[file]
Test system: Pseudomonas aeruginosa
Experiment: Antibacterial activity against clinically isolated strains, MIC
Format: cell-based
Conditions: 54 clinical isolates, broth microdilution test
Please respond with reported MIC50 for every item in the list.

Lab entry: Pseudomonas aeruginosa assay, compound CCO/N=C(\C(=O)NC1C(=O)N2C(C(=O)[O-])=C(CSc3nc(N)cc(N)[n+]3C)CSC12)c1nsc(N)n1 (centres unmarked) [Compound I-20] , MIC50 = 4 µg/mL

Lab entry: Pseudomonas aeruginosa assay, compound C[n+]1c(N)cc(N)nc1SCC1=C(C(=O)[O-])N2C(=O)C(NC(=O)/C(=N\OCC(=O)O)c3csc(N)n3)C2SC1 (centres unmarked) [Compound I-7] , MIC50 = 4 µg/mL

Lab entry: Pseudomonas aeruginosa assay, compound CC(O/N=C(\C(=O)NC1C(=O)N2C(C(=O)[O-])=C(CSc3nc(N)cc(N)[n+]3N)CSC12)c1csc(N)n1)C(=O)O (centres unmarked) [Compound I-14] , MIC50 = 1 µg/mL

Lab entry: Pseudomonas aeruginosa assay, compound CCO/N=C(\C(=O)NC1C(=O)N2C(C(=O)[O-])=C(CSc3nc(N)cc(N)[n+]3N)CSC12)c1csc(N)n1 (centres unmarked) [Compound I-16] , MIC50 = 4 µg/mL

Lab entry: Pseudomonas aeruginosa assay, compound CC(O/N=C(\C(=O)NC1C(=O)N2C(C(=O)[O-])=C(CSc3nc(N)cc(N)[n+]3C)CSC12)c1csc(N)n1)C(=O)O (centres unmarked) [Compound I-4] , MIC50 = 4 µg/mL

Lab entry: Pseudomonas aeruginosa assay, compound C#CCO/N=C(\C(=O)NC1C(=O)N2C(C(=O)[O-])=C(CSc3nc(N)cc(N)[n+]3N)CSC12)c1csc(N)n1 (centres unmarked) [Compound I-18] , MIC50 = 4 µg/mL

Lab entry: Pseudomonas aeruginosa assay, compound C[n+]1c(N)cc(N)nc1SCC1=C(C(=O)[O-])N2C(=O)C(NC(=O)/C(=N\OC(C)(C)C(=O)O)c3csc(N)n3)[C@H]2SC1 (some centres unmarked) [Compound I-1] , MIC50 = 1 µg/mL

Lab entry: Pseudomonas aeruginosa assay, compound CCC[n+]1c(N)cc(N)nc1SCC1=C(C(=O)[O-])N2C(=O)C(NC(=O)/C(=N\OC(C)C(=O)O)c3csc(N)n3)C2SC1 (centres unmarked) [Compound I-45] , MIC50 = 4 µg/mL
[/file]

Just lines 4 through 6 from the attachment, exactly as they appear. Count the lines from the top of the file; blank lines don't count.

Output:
Conditions: 54 clinical isolates, broth microdilution test
Please respond with reported MIC50 for every item in the list.

Lab entry: Pseudomonas aeruginosa assay, compound CCO/N=C(\C(=O)NC1C(=O)N2C(C(=O)[O-])=C(CSc3nc(N)cc(N)[n+]3C)CSC12)c1nsc(N)n1 (centres unmarked) [Compound I-20] , MIC50 = 4 µg/mL